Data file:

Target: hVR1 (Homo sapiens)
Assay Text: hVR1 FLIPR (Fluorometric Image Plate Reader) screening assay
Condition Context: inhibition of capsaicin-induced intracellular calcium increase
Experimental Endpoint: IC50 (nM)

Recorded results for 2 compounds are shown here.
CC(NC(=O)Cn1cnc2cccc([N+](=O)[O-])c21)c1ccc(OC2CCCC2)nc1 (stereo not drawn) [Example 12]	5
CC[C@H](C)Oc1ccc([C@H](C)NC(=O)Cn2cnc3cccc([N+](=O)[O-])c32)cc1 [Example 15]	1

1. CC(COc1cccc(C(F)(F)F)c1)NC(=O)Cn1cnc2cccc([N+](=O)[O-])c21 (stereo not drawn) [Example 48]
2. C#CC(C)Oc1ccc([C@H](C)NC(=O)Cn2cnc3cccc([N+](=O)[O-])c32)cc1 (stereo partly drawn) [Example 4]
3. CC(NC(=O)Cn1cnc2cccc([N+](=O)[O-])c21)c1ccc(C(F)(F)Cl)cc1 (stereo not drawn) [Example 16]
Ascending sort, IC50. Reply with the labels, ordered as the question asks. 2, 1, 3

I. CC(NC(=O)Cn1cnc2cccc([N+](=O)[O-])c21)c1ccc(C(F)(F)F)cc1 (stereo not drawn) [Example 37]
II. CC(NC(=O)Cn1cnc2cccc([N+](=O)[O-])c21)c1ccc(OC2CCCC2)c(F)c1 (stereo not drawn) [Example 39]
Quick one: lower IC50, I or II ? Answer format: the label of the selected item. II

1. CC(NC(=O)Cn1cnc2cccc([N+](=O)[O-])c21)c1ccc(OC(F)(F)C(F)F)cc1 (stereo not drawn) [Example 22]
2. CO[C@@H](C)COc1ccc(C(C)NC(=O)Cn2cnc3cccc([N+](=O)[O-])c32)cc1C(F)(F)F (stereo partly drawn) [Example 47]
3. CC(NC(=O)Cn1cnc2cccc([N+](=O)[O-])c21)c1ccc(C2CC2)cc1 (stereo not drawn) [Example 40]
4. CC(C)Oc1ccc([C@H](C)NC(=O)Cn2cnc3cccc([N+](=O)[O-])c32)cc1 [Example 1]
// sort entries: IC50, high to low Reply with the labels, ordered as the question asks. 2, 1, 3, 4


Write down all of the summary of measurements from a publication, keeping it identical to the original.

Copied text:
Target: hVR1 (Homo sapiens)
Assay Text: hVR1 FLIPR (Fluorometric Image Plate Reader) screening assay
Condition Context: inhibition of capsaicin-induced intracellular calcium increase
Experimental Endpoint: IC50 (nM)

Recorded results for 2 compounds are shown here.
CC(NC(=O)Cn1cnc2cccc([N+](=O)[O-])c21)c1ccc(OC2CCCC2)nc1 (stereo not drawn) [Example 12]	5
CC[C@H](C)Oc1ccc([C@H](C)NC(=O)Cn2cnc3cccc([N+](=O)[O-])c32)cc1 [Example 15]	1

1. CC(COc1cccc(C(F)(F)F)c1)NC(=O)Cn1cnc2cccc([N+](=O)[O-])c21 (stereo not drawn) [Example 48]
2. C#CC(C)Oc1ccc([C@H](C)NC(=O)Cn2cnc3cccc([N+](=O)[O-])c32)cc1 (stereo partly drawn) [Example 4]
3. CC(NC(=O)Cn1cnc2cccc([N+](=O)[O-])c21)c1ccc(C(F)(F)Cl)cc1 (stereo not drawn) [Example 16]
Ascending sort, IC50. Reply with the labels, ordered as the question asks. 2, 1, 3

I. CC(NC(=O)Cn1cnc2cccc([N+](=O)[O-])c21)c1ccc(C(F)(F)F)cc1 (stereo not drawn) [Example 37]
II. CC(NC(=O)Cn1cnc2cccc([N+](=O)[O-])c21)c1ccc(OC2CCCC2)c(F)c1 (stereo not drawn) [Example 39]
Quick one: lower IC50, I or II ? Answer format: the label of the selected item. II

1. CC(NC(=O)Cn1cnc2cccc([N+](=O)[O-])c21)c1ccc(OC(F)(F)C(F)F)cc1 (stereo not drawn) [Example 22]
2. CO[C@@H](C)COc1ccc(C(C)NC(=O)Cn2cnc3cccc([N+](=O)[O-])c32)cc1C(F)(F)F (stereo partly drawn) [Example 47]
3. CC(NC(=O)Cn1cnc2cccc([N+](=O)[O-])c21)c1ccc(C2CC2)cc1 (stereo not drawn) [Example 40]
4. CC(C)Oc1ccc([C@H](C)NC(=O)Cn2cnc3cccc([N+](=O)[O-])c32)cc1 [Example 1]
// sort entries: IC50, high to low Reply with the labels, ordered as the question asks. 2, 1, 3, 4